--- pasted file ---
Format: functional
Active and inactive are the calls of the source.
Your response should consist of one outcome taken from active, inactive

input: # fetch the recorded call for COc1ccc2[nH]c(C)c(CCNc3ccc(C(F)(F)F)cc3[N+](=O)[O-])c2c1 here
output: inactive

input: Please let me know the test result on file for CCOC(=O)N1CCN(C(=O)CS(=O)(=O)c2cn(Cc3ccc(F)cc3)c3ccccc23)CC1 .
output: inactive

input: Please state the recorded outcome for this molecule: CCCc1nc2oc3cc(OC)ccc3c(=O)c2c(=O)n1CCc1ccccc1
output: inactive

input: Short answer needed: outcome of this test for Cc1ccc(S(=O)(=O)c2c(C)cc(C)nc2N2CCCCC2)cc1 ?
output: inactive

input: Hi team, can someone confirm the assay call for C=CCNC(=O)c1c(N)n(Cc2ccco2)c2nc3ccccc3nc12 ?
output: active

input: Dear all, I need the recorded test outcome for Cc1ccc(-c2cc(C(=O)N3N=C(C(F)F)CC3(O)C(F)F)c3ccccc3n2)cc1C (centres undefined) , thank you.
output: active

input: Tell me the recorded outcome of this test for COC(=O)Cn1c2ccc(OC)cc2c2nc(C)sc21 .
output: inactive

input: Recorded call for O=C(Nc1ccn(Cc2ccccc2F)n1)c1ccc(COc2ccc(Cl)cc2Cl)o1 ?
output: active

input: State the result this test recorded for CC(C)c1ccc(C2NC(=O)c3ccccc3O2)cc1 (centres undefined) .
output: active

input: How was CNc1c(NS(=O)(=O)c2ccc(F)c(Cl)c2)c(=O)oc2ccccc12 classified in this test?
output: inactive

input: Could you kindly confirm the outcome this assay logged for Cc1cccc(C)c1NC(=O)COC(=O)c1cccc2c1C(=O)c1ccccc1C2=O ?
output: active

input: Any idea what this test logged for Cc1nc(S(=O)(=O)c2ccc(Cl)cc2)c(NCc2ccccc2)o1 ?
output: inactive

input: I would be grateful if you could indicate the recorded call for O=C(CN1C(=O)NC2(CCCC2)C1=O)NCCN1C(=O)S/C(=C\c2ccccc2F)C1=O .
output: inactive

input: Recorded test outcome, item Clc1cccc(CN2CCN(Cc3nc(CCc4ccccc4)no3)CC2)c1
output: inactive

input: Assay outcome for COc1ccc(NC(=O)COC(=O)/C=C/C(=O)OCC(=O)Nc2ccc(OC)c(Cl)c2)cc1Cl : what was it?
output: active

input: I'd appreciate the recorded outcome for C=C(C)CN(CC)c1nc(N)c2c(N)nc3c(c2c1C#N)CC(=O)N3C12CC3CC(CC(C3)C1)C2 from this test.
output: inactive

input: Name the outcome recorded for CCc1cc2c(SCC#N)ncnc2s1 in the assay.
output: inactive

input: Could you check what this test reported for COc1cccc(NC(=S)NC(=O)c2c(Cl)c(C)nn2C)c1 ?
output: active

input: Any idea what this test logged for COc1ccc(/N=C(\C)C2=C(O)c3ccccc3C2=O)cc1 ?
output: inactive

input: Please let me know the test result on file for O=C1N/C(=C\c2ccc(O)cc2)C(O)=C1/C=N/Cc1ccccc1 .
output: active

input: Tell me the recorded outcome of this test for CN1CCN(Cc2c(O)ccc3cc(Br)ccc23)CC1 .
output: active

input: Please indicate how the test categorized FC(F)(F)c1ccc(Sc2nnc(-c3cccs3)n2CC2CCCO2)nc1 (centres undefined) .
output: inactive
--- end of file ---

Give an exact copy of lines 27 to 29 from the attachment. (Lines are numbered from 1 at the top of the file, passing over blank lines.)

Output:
output: inactive

input: I would be grateful if you could indicate the recorded call for O=C(CN1C(=O)NC2(CCCC2)C1=O)NCCN1C(=O)S/C(=C\c2ccccc2F)C1=O .
output: inactive